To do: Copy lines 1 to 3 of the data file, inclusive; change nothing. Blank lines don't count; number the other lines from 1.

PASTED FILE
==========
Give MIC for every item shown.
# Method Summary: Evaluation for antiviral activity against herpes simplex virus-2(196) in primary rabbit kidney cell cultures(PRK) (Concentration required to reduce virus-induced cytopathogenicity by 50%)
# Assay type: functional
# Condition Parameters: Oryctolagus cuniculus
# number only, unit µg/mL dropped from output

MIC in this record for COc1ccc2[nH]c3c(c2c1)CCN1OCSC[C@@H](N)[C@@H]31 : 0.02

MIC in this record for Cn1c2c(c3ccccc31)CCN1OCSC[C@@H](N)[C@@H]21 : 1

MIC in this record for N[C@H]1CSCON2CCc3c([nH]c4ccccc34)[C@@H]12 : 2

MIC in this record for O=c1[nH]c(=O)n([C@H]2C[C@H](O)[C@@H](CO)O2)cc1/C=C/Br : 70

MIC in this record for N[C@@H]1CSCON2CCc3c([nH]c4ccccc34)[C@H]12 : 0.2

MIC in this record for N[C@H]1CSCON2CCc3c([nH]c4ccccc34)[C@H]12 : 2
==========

Give MIC for every item shown.
# Method Summary: Evaluation for antiviral activity against herpes simplex virus-2(196) in primary rabbit kidney cell cultures(PRK) (Concentration required to reduce virus-induced cytopathogenicity by 50%)
# Assay type: functional